The first to arrive was Richard “Bull” Smith who came from Southampton in 1656 and who later founded Smithtown, then known as Smithfield, in 1663. The next to settle in Setauket was Arthur Smith, a Quaker, who was admitted as a townsman in December 1659. Arthur had left Southold to avoid further punishment for being a Quaker and evidently found a more receptive and tolerant community in Setauket. He was also probably well known to the men from Southold who had founded Setauket in 1655.

Robert Smith was the next to arrive, coming from Southold in 1667. Robert, who had lived close to Arthur there, was probably a relative but no relationship has been established. Town records indicate that Robert and Arthur lived near each other in Setauket as well. Robert sold his entire estate in October 1682 and left no known descendants.

The fourth Smith to settle in Setauket was Col. William “Tangier” Smith who arrived about 1689. Smith settled on what is now Strong’s Neck and built his home, which he called St. George’s Manor. When his great-granddaughter Anna Smith married Selah Strong, the neck passed to the Strong family (“Three Village Guidebook,” No. 88). In addition to Strong, the descendants of “Tangier” Smith include many other early Three Village families. The colonel and his wife Martha had a total of 13 children but only six are known to have produced future generations. In addition to the Strongs, the family genealogy includes the Woodhulls, Mounts, Brewsters, Hulses and many others including some of the descendants of “Bull” Smith.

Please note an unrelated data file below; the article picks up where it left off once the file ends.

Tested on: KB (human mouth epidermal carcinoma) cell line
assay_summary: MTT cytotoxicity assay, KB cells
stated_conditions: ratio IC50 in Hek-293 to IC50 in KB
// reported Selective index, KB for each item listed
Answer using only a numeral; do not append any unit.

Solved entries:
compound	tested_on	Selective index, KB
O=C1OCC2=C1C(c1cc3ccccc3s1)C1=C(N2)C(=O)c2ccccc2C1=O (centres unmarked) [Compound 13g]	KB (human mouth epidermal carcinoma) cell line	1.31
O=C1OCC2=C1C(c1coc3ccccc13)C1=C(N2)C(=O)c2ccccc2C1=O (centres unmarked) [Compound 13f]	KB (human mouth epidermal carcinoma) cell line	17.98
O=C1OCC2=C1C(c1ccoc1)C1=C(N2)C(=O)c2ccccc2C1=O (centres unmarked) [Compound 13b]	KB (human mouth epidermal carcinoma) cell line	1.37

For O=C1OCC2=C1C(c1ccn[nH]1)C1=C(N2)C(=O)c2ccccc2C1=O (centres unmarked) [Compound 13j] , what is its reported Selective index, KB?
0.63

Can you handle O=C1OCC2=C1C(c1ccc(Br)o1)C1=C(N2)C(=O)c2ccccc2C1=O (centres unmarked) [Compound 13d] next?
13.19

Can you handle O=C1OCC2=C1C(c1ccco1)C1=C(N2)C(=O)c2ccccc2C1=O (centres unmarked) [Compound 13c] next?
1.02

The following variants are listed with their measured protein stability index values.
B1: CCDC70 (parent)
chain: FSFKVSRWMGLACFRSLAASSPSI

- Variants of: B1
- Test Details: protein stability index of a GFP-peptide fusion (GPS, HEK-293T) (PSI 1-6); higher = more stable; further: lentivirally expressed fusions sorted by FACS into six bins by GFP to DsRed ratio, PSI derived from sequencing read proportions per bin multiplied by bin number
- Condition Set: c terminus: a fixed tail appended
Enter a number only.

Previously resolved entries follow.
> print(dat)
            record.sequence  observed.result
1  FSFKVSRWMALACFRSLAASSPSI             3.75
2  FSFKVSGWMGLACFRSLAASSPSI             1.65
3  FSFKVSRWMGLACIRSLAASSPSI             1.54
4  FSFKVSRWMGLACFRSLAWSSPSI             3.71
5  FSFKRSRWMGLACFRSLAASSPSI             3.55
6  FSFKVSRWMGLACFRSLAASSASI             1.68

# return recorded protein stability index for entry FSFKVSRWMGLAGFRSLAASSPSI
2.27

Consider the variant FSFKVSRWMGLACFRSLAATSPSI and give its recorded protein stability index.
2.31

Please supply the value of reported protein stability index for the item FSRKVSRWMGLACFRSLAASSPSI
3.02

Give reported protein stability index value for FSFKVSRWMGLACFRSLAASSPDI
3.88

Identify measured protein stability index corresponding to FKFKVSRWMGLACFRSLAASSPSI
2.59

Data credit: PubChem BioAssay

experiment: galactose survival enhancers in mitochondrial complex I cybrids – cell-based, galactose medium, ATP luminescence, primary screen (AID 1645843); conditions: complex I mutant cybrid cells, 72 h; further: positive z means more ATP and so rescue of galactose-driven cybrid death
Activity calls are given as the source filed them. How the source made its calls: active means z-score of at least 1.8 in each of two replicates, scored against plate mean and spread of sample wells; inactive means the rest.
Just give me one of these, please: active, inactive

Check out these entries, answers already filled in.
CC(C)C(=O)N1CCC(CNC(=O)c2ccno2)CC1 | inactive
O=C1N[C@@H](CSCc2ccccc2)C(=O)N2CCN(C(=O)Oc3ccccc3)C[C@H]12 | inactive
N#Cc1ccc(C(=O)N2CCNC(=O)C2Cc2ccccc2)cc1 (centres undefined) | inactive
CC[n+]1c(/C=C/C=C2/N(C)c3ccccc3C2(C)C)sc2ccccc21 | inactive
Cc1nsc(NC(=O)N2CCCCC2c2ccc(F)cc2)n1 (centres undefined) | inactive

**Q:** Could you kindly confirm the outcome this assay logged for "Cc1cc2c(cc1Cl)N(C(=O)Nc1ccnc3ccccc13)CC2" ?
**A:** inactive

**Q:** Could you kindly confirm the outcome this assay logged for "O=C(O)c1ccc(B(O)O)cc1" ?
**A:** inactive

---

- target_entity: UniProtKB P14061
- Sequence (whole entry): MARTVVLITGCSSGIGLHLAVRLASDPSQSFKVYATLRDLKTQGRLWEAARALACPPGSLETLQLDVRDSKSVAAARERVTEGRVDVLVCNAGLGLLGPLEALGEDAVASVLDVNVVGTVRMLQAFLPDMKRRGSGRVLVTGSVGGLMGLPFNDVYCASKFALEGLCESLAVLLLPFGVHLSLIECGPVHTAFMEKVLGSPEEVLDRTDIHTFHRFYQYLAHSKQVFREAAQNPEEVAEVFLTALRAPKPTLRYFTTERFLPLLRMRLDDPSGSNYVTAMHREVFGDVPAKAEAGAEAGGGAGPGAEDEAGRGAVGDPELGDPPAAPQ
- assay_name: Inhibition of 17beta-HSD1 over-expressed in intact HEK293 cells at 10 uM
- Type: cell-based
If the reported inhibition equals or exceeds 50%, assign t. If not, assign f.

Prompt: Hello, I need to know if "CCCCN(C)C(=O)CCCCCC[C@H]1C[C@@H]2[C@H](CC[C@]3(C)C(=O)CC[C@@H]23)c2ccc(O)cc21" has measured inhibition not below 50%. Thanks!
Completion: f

Arthur Smith and his wife Martha, who had settled in Setauket in 1659, had four known sons:

• The first, Thomas, was born about 1646 and died about 1685. He was married to Joanna Longbotham of Setauket and had at least one son, Thomas.

• A second son, John, was born before 1649. He had a wife named Rebecca and at least two children, Deborah and John.

• Third son, Benjamin, was born about 1655 and produced one son, Benjamin Jr. Benjamin Sr. is thought to have been the builder of the Smith homestead.

• The fourth son, Arthur Jr., was born sometime before 1659 and had at least three sons: Arthur, Daniel and Samuel.

The majority of the known descendants of Arthur Smith, the Quaker, are descended from his grandson Daniel. Daniel had eight children, four of whom died single. Many of the descendants of Daniel’s other children are still living in the Three Villages.